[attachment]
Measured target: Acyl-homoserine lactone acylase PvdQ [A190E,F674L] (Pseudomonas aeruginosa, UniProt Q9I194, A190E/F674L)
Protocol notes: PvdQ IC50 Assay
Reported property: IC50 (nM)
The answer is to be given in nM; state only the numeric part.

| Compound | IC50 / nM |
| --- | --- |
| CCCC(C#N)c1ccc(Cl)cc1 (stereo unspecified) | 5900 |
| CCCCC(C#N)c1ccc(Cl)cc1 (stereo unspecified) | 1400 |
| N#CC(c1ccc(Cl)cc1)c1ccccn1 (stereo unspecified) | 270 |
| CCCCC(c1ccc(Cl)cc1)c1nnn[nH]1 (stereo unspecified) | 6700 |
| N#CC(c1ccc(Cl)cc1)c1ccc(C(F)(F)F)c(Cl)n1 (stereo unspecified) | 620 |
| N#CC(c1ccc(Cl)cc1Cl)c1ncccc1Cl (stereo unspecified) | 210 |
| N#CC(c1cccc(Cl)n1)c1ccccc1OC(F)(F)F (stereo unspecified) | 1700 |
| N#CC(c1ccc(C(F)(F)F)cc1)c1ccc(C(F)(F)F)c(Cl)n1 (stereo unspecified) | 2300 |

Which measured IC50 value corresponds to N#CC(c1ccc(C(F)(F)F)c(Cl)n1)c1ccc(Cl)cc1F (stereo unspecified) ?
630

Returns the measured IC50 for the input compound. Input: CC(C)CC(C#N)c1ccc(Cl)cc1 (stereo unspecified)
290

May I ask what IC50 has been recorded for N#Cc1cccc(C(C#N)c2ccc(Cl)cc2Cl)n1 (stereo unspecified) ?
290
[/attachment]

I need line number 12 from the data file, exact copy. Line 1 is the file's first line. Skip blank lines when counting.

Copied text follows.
| N#CC(c1ccc(Cl)cc1Cl)c1ncccc1Cl (stereo unspecified) | 210 |